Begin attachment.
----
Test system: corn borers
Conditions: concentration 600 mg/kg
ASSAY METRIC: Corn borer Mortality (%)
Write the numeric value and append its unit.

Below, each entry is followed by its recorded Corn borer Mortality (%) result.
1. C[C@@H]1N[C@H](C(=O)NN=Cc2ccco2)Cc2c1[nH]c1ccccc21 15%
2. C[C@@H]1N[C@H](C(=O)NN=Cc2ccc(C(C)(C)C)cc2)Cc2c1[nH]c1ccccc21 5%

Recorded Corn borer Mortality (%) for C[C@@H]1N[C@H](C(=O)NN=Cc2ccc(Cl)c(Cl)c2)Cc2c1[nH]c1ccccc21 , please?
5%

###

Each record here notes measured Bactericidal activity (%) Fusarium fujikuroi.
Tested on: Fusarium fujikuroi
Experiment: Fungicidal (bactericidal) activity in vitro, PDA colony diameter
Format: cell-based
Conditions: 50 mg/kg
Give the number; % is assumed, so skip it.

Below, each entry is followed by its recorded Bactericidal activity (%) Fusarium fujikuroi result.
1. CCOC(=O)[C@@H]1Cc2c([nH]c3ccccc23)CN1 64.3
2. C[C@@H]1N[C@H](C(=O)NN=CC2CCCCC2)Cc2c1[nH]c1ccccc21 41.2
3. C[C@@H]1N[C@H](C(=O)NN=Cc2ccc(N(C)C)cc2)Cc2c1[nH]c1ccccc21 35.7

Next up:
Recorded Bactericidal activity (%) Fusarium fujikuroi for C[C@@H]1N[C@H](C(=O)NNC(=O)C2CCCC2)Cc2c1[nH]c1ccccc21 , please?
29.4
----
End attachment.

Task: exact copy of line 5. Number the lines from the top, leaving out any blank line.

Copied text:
Below, each entry is followed by its recorded Corn borer Mortality (%) result.